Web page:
Florida False Claims Act: Interview With FCA Attorney Gary Farmer

This is the first segment of an interview with Tony Munter and Gary Farmer. Mr. Farmer is an experienced false claims act attorney who has practiced under the Florida False Claims Act. In the interview below (part one of five), Mr. Farmer compares some of the costs and benefits of the Federal and Florida False Claims Acts.  Tony Munter is not licensed to practice in the jurisdiction of Florida.

Tony: I’m interviewing False Claims Act attorneys in various states who are able to talk both about how filing the federal case might be working particularly well or not in their state, and of course the state’s False Claims Act as well as anything else that might be pertinent. So it’s a federal versus state comparison.

Gary: There are some pretty significant differences between the Florida Act and the Federal Act. For the most part, with the exception of one piece of language and that is really more about a tortured interpretation of that language and frankly some nefarious intent by our Attorney General when a recent amendment was made to our statute. I’ll get to that in a minute, but with the exception of that one portion of the statute, I think the Florida Act actually gives Relators greater rights and greater ability to control the destiny of a case than the Federal Act. That’s because when you look at Chapter 68 and it’s [section] 081 through 092. I forwarded to you a brief I filed in my battle with the Attorney General, which talks about this statutory provision. The Florida Act incorporates the rules of civil procedure into every case and the Federal Act does not do that. So procedurally it’s a case by case, judge by judge in some aspect.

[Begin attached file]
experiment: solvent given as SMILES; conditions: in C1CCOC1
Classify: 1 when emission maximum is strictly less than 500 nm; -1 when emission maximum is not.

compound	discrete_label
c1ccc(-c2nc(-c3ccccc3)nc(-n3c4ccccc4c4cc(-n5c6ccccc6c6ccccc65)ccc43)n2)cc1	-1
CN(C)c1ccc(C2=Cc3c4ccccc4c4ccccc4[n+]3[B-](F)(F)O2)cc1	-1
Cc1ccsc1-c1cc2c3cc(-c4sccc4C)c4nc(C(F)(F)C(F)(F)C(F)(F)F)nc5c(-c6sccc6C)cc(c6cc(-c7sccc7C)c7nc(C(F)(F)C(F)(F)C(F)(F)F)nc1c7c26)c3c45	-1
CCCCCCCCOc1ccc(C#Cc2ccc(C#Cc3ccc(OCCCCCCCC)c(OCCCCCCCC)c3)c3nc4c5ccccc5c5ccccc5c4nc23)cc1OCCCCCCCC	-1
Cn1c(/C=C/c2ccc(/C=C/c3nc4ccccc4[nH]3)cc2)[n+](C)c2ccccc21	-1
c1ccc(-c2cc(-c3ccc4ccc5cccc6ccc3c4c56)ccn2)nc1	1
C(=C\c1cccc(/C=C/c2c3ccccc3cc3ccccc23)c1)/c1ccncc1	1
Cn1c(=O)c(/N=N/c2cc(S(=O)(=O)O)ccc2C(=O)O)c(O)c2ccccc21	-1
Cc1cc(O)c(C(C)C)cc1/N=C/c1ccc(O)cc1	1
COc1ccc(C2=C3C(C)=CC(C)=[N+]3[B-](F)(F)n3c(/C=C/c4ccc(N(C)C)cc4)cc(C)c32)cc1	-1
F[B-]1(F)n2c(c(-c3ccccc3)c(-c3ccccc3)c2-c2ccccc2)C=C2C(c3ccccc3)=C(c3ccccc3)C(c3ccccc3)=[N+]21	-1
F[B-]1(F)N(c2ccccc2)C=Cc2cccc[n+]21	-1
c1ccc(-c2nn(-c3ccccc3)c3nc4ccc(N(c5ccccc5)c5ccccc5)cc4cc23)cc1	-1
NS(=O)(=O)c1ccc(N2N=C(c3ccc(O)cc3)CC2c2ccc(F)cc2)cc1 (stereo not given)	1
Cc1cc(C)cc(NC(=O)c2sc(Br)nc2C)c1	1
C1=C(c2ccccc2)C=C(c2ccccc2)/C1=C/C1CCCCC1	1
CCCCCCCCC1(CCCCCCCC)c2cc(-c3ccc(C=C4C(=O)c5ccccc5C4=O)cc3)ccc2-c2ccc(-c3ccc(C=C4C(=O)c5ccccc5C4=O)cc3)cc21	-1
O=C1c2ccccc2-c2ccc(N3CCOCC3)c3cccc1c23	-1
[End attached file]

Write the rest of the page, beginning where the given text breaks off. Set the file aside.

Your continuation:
In addition to providing the Florida rules of civil procedure, the Florida Act specifically says that if the state declines to intervene that the Relator has the right to proceed with the action. If the government reverses its course and decides after initially declining that it does want to intervene then the State doesn’t get to automatically intervene, it has to file a motion requesting leave of court to intervene to be allowed to intervene. The government must show good cause for being allowed to intervene and perhaps most importantly the Act specifically says that if intervention is granted that the State cannot do anything to the detriment of the private Relator.

Tony: Wow.
Gary: Yeah. So it’s much more an equal partnership I think under the Florida Act in that regard and it gives Relators greater protection when they decide to pursue a case after the government has declined.
Tony: So that puts you in a stronger position to negotiate with the defendant too I would assume, right? I mean is that a fair statement? You’re more in control.
Gary: Yes. I think it is. We have greater rights. They’re going to have to deal with us no matter what. And I think that combined with the fact that I think federal judges are sort of conditioned to follow the lead of the US attorney favors the State law. When a case is declined by the US Attorney I think federal judges have a hard time disavowing themselves of the notion that the case must not be a very good case, because the US attorney declined.
Tony: You don’t see that written down in any law books anywhere, but it is a fact that when the US Attorney declines a case, most of our experience is that judges are a little bit less forgiving towards plaintiffs. That’s the way I’ll put it.

Click here for Part 2

Click here for Part 3

Click here for Part 4

Click here for Part 5

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